Reply
  9. danvisconti

    A great post, Alex! I remember the first time I lost part of a piece through lax backup habits and it was really depressing to have to redo a finished movement. After this early college experience I realized that a good backup plan includes a) scheduled full/partial backups and b) multiple storage locations–I can’t empahize enough the importance of the latter. And congrats on the move!

    dB, I’ll write a post addressing the issues you raised; look for it this Thursday. You and Dennis both have a lot to contribute to these pages and your respectful manner is appreciated.

    Reply
  10. Alexandra Gardner

    Apology accepted db, and thanks for the post idea…pretty sure both Dan and I will address that this week! ;-)

    Reply
  11. mclaren

    With your terabyte and terabyte drives.

    Hoo boy.

    Word of advice: small hard drives, 80 gigs max. Progressive backups onto DVD-R, and then re-copy the DVD-Rs every six months.

    I got backups of music I’ve done going back to 1986 (before MIDI files, but I’ve got a utility to convert those older pre-midi-format files to standard MIDI file format) and Csound (whose SCO format has fortuantely not changed) and digital recording (PCM encoded videotape, now all copied onto CD-R in AIFF AND WAV format, and then more recently into DVD-R in FLAC format.

    The big challenge with backups is the changing format. My earliest stuff is on PCM encoded videotape and 5.25-inch 360K floppies. If you hustle, you can keep moving that stuff from one format into the next, and it stays alive. Looking forward to the neck-mounted-USB-9.0-neural interface port with the data nanocystal format any day now…

    Reply
  12. Dennis Bathory-Kitsz

    This topic was discussed extensively a few years ago (around the time of the Wayditch conversation), but I can’t find it in a search of NMBx. Maybe Frank remembers. It included a great deal of practical information and also a discussion on the larger problems of recreating music works that require software. I did reference my CEC article There is No Future Until We Get to It above.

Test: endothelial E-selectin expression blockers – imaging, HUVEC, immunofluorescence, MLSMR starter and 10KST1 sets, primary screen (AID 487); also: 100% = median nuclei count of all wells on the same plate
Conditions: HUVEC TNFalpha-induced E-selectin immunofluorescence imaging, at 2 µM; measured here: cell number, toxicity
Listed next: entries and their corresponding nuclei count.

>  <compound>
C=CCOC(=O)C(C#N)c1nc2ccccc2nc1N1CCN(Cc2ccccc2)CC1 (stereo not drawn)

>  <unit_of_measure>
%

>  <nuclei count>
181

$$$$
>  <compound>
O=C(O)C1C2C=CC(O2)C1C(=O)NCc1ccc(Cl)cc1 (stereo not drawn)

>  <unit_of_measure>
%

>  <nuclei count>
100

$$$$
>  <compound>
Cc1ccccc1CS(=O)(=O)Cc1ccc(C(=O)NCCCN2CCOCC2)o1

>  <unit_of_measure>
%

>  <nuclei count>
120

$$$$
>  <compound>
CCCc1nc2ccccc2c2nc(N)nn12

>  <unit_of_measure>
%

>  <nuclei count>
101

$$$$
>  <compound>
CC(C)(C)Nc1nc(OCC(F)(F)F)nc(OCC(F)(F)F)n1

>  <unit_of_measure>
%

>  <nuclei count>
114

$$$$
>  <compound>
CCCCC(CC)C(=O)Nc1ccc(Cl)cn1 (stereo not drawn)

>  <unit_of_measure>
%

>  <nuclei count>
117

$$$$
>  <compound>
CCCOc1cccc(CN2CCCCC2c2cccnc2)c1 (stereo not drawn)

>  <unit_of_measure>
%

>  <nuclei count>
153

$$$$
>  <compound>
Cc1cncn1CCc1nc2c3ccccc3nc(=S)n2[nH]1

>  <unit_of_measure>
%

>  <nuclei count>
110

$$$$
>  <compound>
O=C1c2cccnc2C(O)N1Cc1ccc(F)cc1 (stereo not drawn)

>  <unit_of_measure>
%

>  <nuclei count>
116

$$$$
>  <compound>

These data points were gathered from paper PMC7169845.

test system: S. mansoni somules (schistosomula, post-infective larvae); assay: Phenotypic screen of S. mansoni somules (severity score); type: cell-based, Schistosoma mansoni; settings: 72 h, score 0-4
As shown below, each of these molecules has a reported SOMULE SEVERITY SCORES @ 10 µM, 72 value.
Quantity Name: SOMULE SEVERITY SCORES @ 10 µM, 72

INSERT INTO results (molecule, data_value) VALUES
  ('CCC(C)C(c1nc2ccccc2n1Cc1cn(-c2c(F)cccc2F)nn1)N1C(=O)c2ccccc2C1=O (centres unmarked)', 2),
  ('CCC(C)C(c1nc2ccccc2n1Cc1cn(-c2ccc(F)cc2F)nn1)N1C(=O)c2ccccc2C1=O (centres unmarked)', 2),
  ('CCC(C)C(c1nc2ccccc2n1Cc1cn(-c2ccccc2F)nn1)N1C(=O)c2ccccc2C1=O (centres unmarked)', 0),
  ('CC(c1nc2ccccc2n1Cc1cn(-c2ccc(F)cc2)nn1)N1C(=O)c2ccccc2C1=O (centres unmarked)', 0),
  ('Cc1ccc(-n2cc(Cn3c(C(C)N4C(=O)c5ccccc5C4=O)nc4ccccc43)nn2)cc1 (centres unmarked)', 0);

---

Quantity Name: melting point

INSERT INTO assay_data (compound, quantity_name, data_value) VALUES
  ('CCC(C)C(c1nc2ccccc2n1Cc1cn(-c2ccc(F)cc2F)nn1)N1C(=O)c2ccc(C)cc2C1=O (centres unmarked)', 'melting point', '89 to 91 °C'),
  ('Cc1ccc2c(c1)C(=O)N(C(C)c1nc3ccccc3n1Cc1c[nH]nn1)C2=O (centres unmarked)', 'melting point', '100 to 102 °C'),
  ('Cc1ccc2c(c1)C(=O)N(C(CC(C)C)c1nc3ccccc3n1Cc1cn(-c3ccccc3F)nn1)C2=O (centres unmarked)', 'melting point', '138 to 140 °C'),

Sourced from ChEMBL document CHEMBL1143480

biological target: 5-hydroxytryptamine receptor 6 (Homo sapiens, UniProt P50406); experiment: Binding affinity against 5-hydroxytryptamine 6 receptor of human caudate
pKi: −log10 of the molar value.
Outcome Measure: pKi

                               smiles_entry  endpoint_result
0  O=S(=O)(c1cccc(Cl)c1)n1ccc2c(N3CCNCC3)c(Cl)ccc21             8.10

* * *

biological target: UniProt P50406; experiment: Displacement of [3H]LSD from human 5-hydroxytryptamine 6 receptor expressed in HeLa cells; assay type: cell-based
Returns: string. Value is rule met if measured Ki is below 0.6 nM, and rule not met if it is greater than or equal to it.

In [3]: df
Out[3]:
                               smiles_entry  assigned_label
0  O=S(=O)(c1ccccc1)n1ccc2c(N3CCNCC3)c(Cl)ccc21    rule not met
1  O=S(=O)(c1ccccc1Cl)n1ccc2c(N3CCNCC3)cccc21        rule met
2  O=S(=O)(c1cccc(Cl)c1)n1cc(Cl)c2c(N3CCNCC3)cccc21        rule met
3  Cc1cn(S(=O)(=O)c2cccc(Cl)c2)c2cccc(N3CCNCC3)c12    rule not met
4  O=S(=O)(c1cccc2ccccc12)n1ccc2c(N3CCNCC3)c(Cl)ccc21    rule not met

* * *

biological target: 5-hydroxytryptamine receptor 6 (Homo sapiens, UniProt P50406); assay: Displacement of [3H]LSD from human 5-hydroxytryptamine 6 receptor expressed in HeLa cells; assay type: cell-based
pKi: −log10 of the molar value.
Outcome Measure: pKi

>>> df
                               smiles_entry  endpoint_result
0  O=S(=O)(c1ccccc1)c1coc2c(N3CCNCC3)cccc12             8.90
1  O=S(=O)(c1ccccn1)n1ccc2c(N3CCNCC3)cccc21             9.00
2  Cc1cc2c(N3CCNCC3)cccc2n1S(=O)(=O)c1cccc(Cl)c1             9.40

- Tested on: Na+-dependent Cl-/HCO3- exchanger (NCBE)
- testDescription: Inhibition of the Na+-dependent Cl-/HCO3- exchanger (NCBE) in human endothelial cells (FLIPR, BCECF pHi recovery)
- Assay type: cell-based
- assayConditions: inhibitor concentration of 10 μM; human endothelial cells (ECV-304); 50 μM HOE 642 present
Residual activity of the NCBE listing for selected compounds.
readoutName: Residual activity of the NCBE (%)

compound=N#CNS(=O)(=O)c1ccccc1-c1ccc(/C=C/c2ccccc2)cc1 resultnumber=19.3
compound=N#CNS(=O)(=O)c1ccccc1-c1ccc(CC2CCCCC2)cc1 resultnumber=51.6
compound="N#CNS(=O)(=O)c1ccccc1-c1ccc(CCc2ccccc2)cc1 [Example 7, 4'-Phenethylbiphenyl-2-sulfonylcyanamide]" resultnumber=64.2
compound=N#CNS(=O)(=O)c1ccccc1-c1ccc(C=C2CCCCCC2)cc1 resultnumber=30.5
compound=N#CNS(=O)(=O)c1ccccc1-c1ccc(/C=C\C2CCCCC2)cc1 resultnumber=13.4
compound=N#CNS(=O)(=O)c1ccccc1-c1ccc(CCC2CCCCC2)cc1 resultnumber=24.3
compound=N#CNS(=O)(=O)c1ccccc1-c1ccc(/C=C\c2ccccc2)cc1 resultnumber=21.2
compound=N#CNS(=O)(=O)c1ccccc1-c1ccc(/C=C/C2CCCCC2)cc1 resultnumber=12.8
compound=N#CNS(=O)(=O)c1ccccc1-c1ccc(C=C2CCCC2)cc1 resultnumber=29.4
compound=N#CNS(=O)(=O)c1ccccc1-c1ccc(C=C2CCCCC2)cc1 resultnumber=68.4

Finding 80GB drives is increasingly difficult. They tend to be older designs, power hogs, and more susceptible to failures that have been solved in later drives. (Even most of my video projects are bigger than 80GB as I keep an ongoing revision set while working.)

    Automated progressive backups drive to drive, then every few months a few days to duplicate onto DVD-Rs from two different makers are as good as it gets for me … when there’s time. Some stuff I just keep on its flashcards, which I know risks its own kind of decay. But further copying? Out of the question unless I were to have a staff of several people. Right now I have 21 file drawers containing 200+ DVD-Rs each.

    Up-coding earlier material is likewise done only as needed. I maintain four archives going back to 1967, the two most important being Vermont Composers Consortium and Trans/Media. The majority of the material is still on its original media and, unless I get a financial windfall, going to stay and die that way. Once in a while I’ll get a kick to do something, as when I transferred my recording of a live Jackson Mac Low performance from 1977 to digital format. All 537 Kalvos & Damian shows are on DATs, with only about 100 transferred (just once) to CD-Rs.

    Backing up current projects is good until it becomes an albatross. Then no one’s archiving suggestions will make one bit of difference without the money to do it.

    So what are the workable solutions for those who use gigabytes of storage for each project?

    Dennis

    Reply